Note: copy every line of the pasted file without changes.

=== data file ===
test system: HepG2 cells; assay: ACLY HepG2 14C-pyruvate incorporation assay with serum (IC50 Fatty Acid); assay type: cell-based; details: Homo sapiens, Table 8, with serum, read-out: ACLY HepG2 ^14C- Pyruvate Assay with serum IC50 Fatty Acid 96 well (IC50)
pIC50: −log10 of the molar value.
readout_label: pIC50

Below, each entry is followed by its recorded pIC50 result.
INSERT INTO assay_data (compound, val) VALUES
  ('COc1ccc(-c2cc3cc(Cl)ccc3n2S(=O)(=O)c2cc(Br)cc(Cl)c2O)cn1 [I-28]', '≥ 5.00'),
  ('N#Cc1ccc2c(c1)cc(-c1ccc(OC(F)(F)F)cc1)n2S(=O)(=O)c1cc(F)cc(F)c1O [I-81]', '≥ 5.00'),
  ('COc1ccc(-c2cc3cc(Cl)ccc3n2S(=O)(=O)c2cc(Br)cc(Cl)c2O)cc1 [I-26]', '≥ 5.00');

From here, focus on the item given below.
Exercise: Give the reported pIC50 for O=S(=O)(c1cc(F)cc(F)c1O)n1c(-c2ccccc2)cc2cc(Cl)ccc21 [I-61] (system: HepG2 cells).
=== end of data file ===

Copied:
test system: HepG2 cells; assay: ACLY HepG2 14C-pyruvate incorporation assay with serum (IC50 Fatty Acid); assay type: cell-based; details: Homo sapiens, Table 8, with serum, read-out: ACLY HepG2 ^14C- Pyruvate Assay with serum IC50 Fatty Acid 96 well (IC50)
pIC50: −log10 of the molar value.
readout_label: pIC50

Below, each entry is followed by its recorded pIC50 result.
INSERT INTO assay_data (compound, val) VALUES
  ('COc1ccc(-c2cc3cc(Cl)ccc3n2S(=O)(=O)c2cc(Br)cc(Cl)c2O)cn1 [I-28]', '≥ 5.00'),
  ('N#Cc1ccc2c(c1)cc(-c1ccc(OC(F)(F)F)cc1)n2S(=O)(=O)c1cc(F)cc(F)c1O [I-81]', '≥ 5.00'),
  ('COc1ccc(-c2cc3cc(Cl)ccc3n2S(=O)(=O)c2cc(Br)cc(Cl)c2O)cc1 [I-26]', '≥ 5.00');

From here, focus on the item given below.
Exercise: Give the reported pIC50 for O=S(=O)(c1cc(F)cc(F)c1O)n1c(-c2ccccc2)cc2cc(Cl)ccc21 [I-61] (system: HepG2 cells).